4. Brundlefly (The Fly, 1986)
Among the greatest intricacies of David Cronenberg’s oeuvre, the Brundlefly monster is a disgusting yet sympathetic character. Unlike the other monster mash features in this list, The Fly chronicles its monster’s descent into degradation and chaos. The plot kicks off with renowned scientist Seth Brundle (Jeff Goldblum). Interviewed by hot-shot journalist Veronica Quaife (Geena Davis), Brundle is eager to tell the world about his startling new invention. Brundle’s teleportation devices, intended for the good of mankind, accidentally lead to his horrific downfall. Cronenberg, fuelling his efforts on psychosexual tendencies, takes place during a valuable time in sci-fi horror cinema. Cronenberg’s vision takes shape shortly after Brundle tests the devices on himself. With Brundle’s DNA fusing with a fly’s genetic code, the amicable scientist transforms into a mystifying and terrifying hybrid. Brundlefly evolves over the course of several weeks. With Veronica watching on, strange hairs sprout out of his skin, his hair falls out, and puss-filled bumps form all over his body. However, with a love story crumbling under Brundlefly’s feet, this tragic narrative is aided by Brundle’s sickening downfall. The final shot, featuring Brundlefly accepting his fate, is a haunting and electrifying visual splendour that’ll live with you forever.
3. Jaws (Jaws, 1975)
Are you scared of the ocean? If you are, then Steven Spielberg’s hit blockbuster Jaws might have something to do with it. Kicking off the Summer blockbuster season trend, this action-thriller presents us with a real-life monster that still acts and reacts like its fictional cinematic counterparts. In Jaws, we see a cop struggling to protect people during his seaside town’s most popular time of year. Backed up by John Williams’ profound score (du-dun, du-dun, du-dun), the monster’s trained-to-kill behaviour is second to none. Created with practical effects, Bruce the Shark was a work of puppetry that nearly cost Spielberg his blossoming career. However, this ever-lasting concept paid off. The creature’s monstrous size and pinpoint actions are a testament to the work of Hollywood’s best and brightest practical effects artists. The subtle and intensifying antagonist keeps viewers guessing right up until the final act of bravery from our lead character.
2. Kong (King Kong, 1933)
How do you make a 50-foot tall gorilla a sympathetic character? By partnering him with a hot blonde. This may be a harsh truth about 1933’s action classic King Kong, but it’s nowhere near as simple as that. To obtain the correct balance between adventure-fantasy and touching love story, the original Kong touches on the fear of change. Here, the beast meets a woman who sweeps him off his big hairy feet. Toying with his ‘victim’ in the first third, Kong is presented as a mythical presence unable to be conquered. This awe-inspiring creation, a feat of stop-motion technology at the time, continues to hold Hollywood blockbuster filmmaking in high regard with critics and audiences alike. In the second half, we see a warrior fighting for the beautiful temptress he almost snacked on. Fighting off Skull Island’s more dangerous inhabitants, Kong’s commendable actions develop this gigantic creation into a likeable character. The final third, however, delivers Kong’s most tragic shades. Due to Carl Denham’s impulsive actions, this untameable beast is accidentally released onto the streets of New York. Before he is shot down, at around the 70 minute mark, the original Kong has delivered more impressive feats of greatness than its remakes could ever have hoped to accomplished. It may have been beauty that killed the beast, but it was Hollywood’s best and brightest that brought him to life in the first place.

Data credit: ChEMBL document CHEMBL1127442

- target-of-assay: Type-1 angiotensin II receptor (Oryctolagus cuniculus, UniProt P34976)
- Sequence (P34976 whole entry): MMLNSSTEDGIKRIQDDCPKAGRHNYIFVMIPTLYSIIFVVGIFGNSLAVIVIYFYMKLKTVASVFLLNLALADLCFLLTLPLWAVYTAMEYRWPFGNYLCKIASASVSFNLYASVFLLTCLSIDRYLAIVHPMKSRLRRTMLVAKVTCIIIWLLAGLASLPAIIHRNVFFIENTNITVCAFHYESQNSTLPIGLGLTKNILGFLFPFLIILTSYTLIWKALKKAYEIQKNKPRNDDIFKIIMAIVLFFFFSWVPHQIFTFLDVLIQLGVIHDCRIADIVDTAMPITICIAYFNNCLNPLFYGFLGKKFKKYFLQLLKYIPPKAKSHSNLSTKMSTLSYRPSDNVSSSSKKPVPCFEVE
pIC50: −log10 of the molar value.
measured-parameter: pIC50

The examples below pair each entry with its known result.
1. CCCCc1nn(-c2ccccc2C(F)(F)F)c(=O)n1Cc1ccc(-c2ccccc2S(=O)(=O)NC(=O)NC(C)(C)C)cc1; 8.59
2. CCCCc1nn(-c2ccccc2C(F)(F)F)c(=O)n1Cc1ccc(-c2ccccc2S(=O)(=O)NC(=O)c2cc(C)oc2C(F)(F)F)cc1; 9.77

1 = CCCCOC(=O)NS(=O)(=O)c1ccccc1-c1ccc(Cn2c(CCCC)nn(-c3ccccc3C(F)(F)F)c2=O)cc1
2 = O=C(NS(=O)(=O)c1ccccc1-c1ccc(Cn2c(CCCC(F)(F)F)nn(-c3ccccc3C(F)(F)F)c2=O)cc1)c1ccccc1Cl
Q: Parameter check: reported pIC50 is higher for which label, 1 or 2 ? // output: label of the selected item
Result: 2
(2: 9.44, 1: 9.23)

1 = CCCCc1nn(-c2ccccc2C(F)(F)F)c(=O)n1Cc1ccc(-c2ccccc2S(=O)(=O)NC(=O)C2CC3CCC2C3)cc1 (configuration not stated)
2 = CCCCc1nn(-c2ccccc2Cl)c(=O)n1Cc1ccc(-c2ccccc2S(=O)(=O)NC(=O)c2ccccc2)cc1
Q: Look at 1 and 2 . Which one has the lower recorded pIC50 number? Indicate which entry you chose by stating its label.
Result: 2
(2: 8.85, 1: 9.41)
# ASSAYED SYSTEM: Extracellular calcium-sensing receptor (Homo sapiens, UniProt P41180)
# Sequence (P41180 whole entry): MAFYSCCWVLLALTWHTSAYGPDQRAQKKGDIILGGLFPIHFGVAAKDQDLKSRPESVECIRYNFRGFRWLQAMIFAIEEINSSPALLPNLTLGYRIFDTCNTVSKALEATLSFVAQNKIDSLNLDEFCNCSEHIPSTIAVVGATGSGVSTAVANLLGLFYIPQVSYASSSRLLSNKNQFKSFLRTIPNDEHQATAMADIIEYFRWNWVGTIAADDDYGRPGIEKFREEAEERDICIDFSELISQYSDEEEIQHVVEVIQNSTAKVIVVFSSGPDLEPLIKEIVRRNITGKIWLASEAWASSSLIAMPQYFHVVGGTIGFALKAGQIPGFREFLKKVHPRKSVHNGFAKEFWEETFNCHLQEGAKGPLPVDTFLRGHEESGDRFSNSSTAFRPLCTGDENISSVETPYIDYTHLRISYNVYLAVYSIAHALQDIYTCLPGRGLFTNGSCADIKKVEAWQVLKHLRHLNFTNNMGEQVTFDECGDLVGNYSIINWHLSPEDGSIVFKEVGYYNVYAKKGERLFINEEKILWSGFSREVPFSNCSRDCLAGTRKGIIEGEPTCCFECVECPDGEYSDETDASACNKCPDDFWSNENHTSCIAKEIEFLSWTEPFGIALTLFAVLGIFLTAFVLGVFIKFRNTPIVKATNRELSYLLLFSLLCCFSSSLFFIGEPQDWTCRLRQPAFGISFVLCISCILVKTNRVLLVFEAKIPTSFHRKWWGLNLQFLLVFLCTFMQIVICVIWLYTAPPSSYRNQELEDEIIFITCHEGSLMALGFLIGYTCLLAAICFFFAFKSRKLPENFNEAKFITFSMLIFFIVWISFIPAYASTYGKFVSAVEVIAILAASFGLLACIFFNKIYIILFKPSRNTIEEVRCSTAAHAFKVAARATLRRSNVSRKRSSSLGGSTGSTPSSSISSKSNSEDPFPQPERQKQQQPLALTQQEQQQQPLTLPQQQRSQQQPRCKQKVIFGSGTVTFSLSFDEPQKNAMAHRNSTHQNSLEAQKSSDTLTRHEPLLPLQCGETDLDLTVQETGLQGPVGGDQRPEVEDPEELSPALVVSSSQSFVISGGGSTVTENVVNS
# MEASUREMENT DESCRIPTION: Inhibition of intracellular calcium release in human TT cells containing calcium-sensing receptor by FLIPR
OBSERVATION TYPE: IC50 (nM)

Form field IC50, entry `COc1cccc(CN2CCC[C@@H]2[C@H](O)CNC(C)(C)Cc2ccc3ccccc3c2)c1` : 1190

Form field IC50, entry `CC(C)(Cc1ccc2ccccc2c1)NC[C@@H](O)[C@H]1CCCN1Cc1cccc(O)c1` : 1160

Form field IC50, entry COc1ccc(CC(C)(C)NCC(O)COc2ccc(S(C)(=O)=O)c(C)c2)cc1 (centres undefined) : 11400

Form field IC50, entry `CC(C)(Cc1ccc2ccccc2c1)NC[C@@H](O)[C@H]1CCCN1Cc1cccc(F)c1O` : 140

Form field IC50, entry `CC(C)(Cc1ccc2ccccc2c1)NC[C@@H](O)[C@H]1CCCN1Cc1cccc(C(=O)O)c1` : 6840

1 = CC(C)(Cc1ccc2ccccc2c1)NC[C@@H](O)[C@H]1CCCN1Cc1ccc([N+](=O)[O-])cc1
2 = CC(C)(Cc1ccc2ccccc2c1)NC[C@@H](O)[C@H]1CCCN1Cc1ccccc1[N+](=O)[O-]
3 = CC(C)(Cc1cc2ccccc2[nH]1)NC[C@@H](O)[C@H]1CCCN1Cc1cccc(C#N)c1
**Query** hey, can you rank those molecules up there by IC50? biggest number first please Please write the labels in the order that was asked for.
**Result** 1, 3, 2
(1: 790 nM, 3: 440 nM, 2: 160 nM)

1. Godzilla (Godzilla, 1954)
Of course, the one and only devastator of cities, armies, and freedom tops this list. It may seem biased, given the remake’s imminent release, but the original Godzilla is cinema’s most intriguing, entertaining, and masochistic creation. Kicking off Japanese cinema’s monster-mash trend, the original sees Japanese cities reduced to rubble under Godzilla’s massive feet. However, despite the impressive and unique action sequences, its the design of Godzilla that stands out as truly confronting and awe-inspiring. With spikes running down his enormous spine, this predator’s aesthetic is as iconic as his name. Standing above skyscrapers, buildings are turned to ash and the cityscape is turned into a sea of fiery debris and destroyed livelihoods. Godzilla is one of cinemas most memorable creations. Hiding in ocean trenches and mountain ranges, the creature, despite its gargantuan size, lurks eerily before attacking. After his gravely roar is heard, our heroes look on in horror as the monster stomps through their towns. This particular imagery, though continually parodied after its release, are prime examples of the pristine and unconscionable moments these sci-fi/action/horror flicks can, and occasionally do, deliver. However, under the scaly surface lies a tale of sacrifice and political control. Choosing to use a specialised device to kill the monster, the movie’s scientist character wrestles with the ethical ramifications of his own creation. Understanding that Godzilla is a lost soul wandering our lands, the narrative looks to us for answers to its vital questions. Is he misunderstood? Does he deserve to die? Could we ever co-exist? These illuminate Godzilla‘s worth as a frightening cinematic gem and a mirror for us all to look into.
From murderous sharks to skeletal fairytale creations, these monsters represent one of cinema’s greatest eras. Sure, these aren’t the most intelligent or intelligible characters. Ripping through genres and emotions, these monsters are born from a sorely missed action/sci-fi era. Godzilla, soon to blessed with yet anther reimagining, stands tall as the genre’s most intriguing creations. Yes, the other monster in the list are all interesting, thrilling, and memorable. However, the big, bad Japanese lizard proves that practical and special effects are used for show and tell.